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RBR’s newest recruits celebrate the end of Recruit Camp

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’Experiencing more of Bermuda’: Senegal-born Private Abdul Tamba, one of the RBR’s newest recruits
Confidence booster: Private Timothy Rogers in front of the rest of the Recruit Camp platoon (Photograph supplied)
Passing out: The Recruit Camp platoon musters at Warwick Camp before they are allowed to wear their rank slides for the first time (Photograph supplied)
Sister Act: Rysheka Hayward-Evans, left, and sister Precious at Warwick Camp (Photograph supplied)

Bermuda’s newest soldiers completed the first step of their military careers as they finished two weeks of tough basic training at the weekend.

But the occasion was not marked by the normal parade in front of family, friends and dignitaries, because of strict Covid-19 regulations in force for Recruit Camp.

More than 30 newly-minted soldiers instead were addressed by RBR Commanding Officer Lieutenant-Colonel Ben Beasley before they got to wear their rank slides for the first time.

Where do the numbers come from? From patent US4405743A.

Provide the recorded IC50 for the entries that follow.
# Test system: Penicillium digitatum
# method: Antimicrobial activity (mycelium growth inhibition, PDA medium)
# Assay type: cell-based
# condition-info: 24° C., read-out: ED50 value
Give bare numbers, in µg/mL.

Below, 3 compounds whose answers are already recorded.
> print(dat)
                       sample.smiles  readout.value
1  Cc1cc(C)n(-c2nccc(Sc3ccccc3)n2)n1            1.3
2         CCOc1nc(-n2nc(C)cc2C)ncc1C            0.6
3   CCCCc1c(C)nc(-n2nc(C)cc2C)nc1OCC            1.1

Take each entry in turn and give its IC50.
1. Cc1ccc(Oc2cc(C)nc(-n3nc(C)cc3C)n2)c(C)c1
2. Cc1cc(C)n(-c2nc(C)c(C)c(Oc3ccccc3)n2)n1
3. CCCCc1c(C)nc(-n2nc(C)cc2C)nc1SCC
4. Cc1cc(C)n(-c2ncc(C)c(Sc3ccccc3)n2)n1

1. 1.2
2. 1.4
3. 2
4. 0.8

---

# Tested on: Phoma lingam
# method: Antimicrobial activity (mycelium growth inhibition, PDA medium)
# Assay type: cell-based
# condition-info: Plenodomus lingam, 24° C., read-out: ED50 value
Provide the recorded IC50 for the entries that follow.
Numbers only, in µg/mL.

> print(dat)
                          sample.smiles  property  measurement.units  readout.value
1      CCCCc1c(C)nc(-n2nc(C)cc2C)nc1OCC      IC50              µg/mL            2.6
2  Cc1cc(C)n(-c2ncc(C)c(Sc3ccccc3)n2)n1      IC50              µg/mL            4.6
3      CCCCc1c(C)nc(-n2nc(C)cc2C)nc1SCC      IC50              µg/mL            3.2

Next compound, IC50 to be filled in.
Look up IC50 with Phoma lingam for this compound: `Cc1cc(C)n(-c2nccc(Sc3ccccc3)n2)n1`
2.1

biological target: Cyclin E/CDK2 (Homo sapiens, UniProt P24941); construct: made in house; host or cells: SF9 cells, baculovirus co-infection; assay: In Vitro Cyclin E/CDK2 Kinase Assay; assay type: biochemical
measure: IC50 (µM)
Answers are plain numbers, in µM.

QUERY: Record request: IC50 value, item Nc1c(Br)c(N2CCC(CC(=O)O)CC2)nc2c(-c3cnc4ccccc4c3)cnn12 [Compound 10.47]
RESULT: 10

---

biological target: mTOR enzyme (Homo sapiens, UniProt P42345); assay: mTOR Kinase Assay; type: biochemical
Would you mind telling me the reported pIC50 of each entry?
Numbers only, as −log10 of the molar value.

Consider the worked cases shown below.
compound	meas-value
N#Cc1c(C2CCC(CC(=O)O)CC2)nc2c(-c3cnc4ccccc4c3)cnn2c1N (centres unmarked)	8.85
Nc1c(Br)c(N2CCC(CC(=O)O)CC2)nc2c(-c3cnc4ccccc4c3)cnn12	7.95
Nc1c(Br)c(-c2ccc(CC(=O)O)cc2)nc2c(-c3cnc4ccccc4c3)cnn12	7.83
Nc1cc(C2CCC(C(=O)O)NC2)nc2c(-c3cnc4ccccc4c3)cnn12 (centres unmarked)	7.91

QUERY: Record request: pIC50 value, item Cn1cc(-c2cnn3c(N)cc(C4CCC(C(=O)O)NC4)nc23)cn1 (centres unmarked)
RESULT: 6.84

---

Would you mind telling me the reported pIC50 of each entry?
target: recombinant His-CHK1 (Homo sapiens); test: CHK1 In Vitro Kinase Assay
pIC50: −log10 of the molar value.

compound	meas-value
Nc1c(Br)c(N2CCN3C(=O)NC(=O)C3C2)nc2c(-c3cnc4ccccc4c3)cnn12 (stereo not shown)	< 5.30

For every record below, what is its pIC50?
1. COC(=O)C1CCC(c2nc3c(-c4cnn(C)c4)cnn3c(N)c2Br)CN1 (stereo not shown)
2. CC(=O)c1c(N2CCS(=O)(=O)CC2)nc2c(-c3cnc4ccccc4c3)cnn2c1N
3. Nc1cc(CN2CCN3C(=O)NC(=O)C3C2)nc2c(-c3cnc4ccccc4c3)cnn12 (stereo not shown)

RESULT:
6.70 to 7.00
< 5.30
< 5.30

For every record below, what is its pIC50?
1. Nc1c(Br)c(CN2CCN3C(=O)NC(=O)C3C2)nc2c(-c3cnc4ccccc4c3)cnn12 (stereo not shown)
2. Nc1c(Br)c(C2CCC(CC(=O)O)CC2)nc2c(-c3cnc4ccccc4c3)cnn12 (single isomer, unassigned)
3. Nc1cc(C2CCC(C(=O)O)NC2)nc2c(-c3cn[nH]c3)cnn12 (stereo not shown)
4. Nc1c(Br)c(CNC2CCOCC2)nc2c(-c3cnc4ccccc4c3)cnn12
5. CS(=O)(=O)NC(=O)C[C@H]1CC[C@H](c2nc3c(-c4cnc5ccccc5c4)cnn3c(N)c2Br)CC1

Private Timothy Rogers, 19, a plumber in civilian life, said he joined the RBR on the recommendation of a serving soldier – and did not regret the move.

He added: “I thought it would be a great experience – and I gained some pounds with the Covid eating, so I wanted the exercise and the discipline.

“It’s been everything I hoped for. It’s very demanding on the body, but worthwhile.”

He said he had enjoyed shooting the most, but admitted he found it hard at first to cope with army-style 5am starts.

Private Rogers added: “I’m not a morning person, so physical training at 6am was a bit of a struggle. But I definitely adapted and got used to it.”

He said he had seen a change in himself over the two weeks and developed more self-confidence as part of the Regiment family.

Private Rogers, from Devonshire, added: “When I first came in, I was very shy and didn’t know how to express myself. But being around good people, I was comfortable in my skin. I’ve gained a lot of confidence.”

For sisters Rysheka and Precious Hayward-Evans, from St George’s, signing up was a family affair, although they were assigned to separate sections.

Private Rysheka, 24, said: “The idea came from both of us. At first, it was a bit of a joke, then someone said they paid you and we thought ‘what else can we get out of it?’.”

She added: “I would say it’s better than I expected. It was very intense, but I thought it would be more overwhelming than it was. I’ve got a few bumps, bruises and scratches, but we all pulled through.”

The psychology student at Huddersfield University in Britain, who is doing her course online in the meantime because of the pandemic, said: “My self-discipline has improved.

“I’ve also got more patience and I made a lot of friends and connections – it feels like I’m part of a new family. It’s very comforting to know the whole platoon is standing behind you.”